The Paiute tribe of Native American Indians is made up of several bands throughout the western part of the United States, also known as the Great Basin region. The
Northern Paiute's territory covers parts of Oregon, California, Idaho and Nevada while the Southern Paiute's occupy parts of Arizona, Nevada, Utah as well as the
southeastern portion of California. The Owens Valley Paiute, who are sometimes considered Southern Paiute, are also found in California and Nevada. Although the
northern Paiute were more hostile than the southern Paiute, the tribe was known for possessing many good qualities like being moral and peaceful. In fact, what they
are known for is their non-violent ways.
Please read on for list of facts and information about the Paiute Tribe.
Paiute Indian Tribe General Facts and Information
Paiute women were highly skilled in the art of basket weaving. Baskets were used in everyday life as dishes and
containers but also for gathering food like fruits and nuts. Because the women often carried full baskets on
their shoulders, they wore basket hats to prevent injuries to their skin.
The Paiute people were a nomadic tribe in a constant search for food through the forests of the Rocky Mountains
to the desert areas to the west.
Hunting was not a skill that the Paiute men were able to master. Bows and arrows were the primary tool used for hunting. However their bows were not very effective. Since the amount of animals they were able to kill was minimal, tribe members wore very little hide clothing.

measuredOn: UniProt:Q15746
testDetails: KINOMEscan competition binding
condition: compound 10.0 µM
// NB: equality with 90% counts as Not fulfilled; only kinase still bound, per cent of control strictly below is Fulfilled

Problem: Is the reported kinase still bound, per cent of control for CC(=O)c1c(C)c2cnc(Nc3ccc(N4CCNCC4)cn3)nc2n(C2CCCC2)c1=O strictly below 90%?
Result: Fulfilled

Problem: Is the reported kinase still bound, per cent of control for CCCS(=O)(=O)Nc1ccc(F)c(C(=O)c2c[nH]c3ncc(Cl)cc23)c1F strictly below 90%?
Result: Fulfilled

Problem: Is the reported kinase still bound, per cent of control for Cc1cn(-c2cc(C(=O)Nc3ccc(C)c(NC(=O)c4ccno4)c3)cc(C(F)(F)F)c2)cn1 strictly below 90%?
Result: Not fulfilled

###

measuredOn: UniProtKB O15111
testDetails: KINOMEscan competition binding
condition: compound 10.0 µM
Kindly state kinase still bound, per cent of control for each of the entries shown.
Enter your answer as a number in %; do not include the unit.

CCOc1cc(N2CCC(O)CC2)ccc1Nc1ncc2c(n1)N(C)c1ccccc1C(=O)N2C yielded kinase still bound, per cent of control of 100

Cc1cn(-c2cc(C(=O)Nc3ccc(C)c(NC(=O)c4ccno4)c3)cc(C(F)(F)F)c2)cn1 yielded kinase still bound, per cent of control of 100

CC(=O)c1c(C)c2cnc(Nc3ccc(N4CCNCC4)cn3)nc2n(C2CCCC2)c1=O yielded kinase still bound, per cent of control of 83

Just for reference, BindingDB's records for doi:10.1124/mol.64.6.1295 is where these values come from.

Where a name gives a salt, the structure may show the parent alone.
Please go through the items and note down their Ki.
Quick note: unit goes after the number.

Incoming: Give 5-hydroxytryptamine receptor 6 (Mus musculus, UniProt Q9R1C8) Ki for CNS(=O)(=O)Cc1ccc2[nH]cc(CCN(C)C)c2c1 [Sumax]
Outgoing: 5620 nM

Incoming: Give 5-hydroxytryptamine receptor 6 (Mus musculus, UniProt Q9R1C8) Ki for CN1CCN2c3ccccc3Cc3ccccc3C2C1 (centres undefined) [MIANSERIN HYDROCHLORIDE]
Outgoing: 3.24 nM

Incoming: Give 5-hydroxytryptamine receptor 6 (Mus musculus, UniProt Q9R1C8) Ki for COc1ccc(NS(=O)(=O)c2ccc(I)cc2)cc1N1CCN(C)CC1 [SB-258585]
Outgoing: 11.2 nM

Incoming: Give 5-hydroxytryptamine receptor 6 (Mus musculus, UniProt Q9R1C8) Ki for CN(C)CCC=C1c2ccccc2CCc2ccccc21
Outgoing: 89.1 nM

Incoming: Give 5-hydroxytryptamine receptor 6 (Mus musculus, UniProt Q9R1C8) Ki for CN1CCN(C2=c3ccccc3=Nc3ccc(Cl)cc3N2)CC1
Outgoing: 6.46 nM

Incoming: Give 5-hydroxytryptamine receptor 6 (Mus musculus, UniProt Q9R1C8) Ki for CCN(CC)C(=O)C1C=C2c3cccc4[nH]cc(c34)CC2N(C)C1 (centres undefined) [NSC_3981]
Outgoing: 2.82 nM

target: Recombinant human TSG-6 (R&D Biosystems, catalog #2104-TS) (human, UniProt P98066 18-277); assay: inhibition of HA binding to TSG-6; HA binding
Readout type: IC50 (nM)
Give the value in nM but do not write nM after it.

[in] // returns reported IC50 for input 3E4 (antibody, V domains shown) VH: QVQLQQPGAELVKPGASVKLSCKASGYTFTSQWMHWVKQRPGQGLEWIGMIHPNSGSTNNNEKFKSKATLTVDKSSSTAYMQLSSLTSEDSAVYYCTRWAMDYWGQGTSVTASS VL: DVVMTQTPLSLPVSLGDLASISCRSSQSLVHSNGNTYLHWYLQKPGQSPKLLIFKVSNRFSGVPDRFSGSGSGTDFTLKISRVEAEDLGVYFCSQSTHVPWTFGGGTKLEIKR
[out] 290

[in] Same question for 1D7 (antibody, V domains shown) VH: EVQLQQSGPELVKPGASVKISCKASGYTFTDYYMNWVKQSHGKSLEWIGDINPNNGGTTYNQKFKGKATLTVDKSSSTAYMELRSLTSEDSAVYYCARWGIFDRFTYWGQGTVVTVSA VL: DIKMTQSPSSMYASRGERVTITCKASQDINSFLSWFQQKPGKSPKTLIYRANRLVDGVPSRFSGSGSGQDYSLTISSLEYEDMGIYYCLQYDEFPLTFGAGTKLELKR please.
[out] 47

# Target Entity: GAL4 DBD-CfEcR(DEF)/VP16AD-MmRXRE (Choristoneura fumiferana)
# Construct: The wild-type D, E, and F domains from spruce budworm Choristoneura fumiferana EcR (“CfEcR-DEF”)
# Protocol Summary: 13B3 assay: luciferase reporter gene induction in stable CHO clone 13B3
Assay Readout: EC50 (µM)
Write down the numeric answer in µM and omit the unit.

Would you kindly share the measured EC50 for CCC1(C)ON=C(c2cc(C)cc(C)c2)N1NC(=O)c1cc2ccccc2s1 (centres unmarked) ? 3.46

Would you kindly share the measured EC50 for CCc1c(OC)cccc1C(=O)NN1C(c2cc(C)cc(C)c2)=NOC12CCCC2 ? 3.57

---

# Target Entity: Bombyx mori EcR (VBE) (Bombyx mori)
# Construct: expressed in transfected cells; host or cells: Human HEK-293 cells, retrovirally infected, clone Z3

The Paiute were not rich in material items such as jewelry, clothes or art. Their nomadic lifestyle forced them to keep their possessions to a minimum. Because they had so few possessions, they were not often the target of attacks from other tribes.
Paiute Indian Tribal Rituals and Ceremony Facts
The Paiute people strongly believe in "Puha" or power, a traditional belief that everything in the universe has a life force. The Paiute practice meditation and
perform special rituals in an attempt to harness the puha. It is
believed that health, wartime victory, weather and fertility were attainable through puha.
The Ghost Dance, started by a Paiute man named Wodziwob, was one of their most celebrated traditions. It eventually became a universal Native American tradition.
It was believed that the dance would reunite the living with the dead and bring peace and prosperity to the people.
Pyramid Lake War Facts
Nevada is home to the Pyramid Lake War of 1860, a series of two battles between the Paiute and the white
settlers. The settlers came to the area in search of gold and silver and in their search, effectively destroyed
the Indians' valuable natural resources. This created a great deal of tension among the Paiute and Chief Numaga.
The Paiute reached their breaking point when two Paiute girls were kidnapped by white settlers. It sparked the
most intense battle in Nevada's history and the initial battle left several white traders dead and 75 members of
the militia dead.
In retaliation, the white militia attacked several weeks later and numerous Paiute Indians died as a result. A
treaty was signed to end the fighting a few months later.